Social Security recipients to get 2.3 percent adjustment
WASHINGTON – With essentials like food, gasoline and medical care all rising at a faster clip, an extra $24 a month likely won’t go very far. But that is the boost the typical retiree will see in Social Security checks come January.
The 2.3 percent increase in the cost-of-living adjustment that will go to 50 million Social Security recipients is the smallest in four years even though many prices are rising more quickly this year than last year.
Blame it on the vagaries of how the government computes the annual COLA. The price change is based on the amount the Consumer Price Index increases from July through September from one year to the next.
In the past two years, using the third quarter as a benchmark boosted the inflation adjustment, especially the 2006 increase, because it reflected the fact that gasoline and other energy products soared in September 2005 after Gulf Coast refineries shut down in the wake of Hurricane Katrina.
But this year, energy costs, which were up in the spring, have been falling in the summer, a fact that lowered the COLA change. However, analysts are expecting energy prices to resume rising in coming months given a recent run-up in global oil markets that has seen crude oil prices at record highs, close to $90 per barrel.
Big increases in food costs and medical care this year have been offset to a certain extent by moderation in categories of goods that older people tend to buy less of, such as computers and consumer electronics.
“Retirees are going to feel a disconnect this year between the COLA increase and the reality of the inflation they face,” said Mark Zandi, chief economist at Moody’s Economy.com.
“If this calculation were done in another three months, it would be measurably higher.”
The new cost-of-living figure announced Wednesday by the Social Security Administration is the smallest increase since a 2.1 percent boost in 2004.
It is a full percentage point lower than the 3.3 percent adjustment for 2007. In 2006, the COLA increase was 4.1 percent, the largest in 15 years.
Advocates for the elderly said the small increase highlighted the need to revamp the cost-of-living adjustment to better reflect prices paid by retired people, including the money they spend on health care.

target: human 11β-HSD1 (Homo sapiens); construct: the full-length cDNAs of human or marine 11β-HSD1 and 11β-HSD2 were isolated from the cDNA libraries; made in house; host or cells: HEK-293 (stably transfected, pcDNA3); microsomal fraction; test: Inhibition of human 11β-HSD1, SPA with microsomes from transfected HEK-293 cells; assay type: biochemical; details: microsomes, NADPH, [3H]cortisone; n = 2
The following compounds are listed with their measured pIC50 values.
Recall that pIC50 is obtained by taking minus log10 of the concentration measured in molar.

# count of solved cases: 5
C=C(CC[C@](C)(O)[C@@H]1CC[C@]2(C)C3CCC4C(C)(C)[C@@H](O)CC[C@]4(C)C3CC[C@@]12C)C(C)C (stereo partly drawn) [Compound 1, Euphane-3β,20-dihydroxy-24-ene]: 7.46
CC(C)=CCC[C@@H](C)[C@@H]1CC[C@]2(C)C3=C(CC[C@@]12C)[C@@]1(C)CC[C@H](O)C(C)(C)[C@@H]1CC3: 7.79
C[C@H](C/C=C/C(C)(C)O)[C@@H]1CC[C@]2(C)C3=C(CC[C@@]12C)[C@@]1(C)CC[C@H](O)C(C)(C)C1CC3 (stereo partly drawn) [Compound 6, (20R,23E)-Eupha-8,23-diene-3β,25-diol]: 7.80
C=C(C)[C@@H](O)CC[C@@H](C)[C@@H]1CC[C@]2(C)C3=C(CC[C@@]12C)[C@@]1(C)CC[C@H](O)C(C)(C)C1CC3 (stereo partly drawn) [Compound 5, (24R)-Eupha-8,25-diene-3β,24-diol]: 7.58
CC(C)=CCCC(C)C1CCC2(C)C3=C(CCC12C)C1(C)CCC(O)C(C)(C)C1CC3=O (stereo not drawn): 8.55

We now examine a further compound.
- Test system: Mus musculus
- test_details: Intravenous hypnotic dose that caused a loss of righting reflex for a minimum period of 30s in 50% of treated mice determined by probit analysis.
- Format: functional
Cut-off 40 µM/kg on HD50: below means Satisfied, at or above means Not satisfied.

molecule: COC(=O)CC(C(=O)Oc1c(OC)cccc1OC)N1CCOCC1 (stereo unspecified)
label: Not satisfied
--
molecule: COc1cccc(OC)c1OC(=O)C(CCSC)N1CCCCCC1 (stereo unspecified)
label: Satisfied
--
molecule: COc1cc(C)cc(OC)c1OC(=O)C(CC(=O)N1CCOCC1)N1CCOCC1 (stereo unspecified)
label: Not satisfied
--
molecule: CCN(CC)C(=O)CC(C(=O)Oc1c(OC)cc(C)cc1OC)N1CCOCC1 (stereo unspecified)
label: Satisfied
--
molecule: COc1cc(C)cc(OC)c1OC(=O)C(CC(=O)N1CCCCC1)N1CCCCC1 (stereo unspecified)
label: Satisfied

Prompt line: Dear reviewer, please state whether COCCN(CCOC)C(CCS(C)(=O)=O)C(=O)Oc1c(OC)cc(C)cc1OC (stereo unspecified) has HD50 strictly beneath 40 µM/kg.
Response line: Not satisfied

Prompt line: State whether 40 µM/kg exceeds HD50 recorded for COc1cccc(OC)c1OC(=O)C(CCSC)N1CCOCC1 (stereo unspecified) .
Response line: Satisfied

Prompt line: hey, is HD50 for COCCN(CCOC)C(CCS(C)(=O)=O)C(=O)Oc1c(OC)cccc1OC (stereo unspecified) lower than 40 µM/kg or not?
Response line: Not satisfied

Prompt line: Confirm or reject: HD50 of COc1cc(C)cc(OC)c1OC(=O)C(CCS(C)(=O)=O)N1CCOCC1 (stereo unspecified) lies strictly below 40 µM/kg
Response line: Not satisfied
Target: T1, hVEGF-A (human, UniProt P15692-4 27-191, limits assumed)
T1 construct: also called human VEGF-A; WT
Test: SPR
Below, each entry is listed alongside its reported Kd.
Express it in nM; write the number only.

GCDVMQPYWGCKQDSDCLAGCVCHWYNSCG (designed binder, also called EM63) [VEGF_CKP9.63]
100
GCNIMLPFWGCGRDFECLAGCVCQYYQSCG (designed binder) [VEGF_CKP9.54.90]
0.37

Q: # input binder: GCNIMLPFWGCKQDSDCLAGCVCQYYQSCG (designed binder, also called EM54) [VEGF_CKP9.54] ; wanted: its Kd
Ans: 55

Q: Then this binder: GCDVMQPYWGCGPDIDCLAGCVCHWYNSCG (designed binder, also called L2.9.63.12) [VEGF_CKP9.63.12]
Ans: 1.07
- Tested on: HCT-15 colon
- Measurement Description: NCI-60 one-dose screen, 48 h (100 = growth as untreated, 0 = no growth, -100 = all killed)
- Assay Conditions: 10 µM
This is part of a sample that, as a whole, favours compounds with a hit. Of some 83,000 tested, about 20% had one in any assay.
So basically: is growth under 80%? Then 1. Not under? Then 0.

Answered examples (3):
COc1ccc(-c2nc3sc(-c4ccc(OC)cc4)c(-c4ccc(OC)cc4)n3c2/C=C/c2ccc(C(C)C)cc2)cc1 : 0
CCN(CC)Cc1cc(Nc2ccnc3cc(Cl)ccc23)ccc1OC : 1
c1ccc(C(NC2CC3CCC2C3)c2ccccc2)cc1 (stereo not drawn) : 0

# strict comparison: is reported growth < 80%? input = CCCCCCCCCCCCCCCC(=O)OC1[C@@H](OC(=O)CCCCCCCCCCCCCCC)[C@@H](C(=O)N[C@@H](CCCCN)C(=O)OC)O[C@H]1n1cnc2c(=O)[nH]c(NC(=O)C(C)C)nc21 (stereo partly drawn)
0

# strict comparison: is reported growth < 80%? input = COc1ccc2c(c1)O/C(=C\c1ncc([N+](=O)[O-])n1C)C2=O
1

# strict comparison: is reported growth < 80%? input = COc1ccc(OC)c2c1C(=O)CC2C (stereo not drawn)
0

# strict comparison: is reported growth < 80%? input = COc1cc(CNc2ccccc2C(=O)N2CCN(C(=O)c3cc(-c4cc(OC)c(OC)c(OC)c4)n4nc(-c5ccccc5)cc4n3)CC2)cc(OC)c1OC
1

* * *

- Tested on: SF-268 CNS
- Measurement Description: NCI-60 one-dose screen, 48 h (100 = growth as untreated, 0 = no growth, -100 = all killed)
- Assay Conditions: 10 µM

The Senior Citizens League said a study it has done showed that in eight spending areas, people over age 65 have lost 40 percent of their purchasing power since 2000.
This finding reflects factors such as big increases for gasoline, home heating oil and prescription drugs.
Shannon Benton, the group’s executive director, said it supports legislation that would base the adjustment on a special gauge of the Consumer Price Index, the most closely followed inflation barometer. It would be weighted to better reflect the goods and services that older people are buying.
David Sloane, director of government relations for AARP, which represents people 50 and older, said the cost-of-living adjustment is critical because so many depend on Social Security for most of their retirement income.
“Just under one in three older Americans count on Social Security for nearly all of their income, and almost two-thirds of beneficiaries count on Social Security for at least half of their income,” he said.
If no changes are made, the Social Security trust fund is projected to deplete its reserves in 2041 and will begin paying out more in benefits that it collects in payroll taxes in 2017.
Medicare is facing even greater problems because of the rapidly rising cost of health care.
President Bush pledged to make changes to Social Security the top priority of his second term.
But his plan to provide private accounts for younger workers went nowhere in Congress and Republicans and Democrats remain deadlocked.